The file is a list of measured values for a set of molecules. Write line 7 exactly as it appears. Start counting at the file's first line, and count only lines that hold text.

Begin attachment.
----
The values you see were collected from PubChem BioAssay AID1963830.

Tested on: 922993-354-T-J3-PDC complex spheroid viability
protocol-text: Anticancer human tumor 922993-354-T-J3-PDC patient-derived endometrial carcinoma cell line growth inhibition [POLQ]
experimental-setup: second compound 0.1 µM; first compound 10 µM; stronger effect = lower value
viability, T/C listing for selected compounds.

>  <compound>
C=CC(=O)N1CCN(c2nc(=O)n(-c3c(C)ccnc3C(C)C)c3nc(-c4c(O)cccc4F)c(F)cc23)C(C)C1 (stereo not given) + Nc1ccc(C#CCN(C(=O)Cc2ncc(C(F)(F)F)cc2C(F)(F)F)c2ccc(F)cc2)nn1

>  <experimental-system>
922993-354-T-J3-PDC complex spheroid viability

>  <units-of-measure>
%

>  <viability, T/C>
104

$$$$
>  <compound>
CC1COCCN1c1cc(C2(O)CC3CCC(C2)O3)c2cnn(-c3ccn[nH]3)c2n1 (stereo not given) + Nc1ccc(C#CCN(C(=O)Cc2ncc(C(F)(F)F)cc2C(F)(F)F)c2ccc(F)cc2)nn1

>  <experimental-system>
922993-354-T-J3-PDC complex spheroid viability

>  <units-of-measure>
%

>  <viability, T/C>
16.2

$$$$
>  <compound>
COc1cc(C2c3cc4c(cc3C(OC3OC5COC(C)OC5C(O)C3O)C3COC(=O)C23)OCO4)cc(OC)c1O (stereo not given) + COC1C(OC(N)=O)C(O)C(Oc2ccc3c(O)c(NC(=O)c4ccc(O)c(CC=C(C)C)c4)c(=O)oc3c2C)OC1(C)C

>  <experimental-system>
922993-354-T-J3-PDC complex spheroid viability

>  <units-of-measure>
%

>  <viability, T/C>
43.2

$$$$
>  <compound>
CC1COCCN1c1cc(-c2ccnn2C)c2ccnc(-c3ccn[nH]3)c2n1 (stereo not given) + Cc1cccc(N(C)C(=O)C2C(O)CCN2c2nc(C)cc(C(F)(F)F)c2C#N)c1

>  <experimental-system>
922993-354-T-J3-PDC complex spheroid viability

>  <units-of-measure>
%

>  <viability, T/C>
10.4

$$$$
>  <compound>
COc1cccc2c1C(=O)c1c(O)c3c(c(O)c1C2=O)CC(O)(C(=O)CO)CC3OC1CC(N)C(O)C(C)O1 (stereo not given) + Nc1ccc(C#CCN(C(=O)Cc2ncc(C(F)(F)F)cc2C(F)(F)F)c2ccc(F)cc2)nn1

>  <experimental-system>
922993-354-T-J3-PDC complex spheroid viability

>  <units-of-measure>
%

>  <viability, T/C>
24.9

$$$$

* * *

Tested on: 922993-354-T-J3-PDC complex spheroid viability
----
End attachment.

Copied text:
C=CC(=O)N1CCN(c2nc(=O)n(-c3c(C)ccnc3C(C)C)c3nc(-c4c(O)cccc4F)c(F)cc23)C(C)C1 (stereo not given) + Nc1ccc(C#CCN(C(=O)Cc2ncc(C(F)(F)F)cc2C(F)(F)F)c2ccc(F)cc2)nn1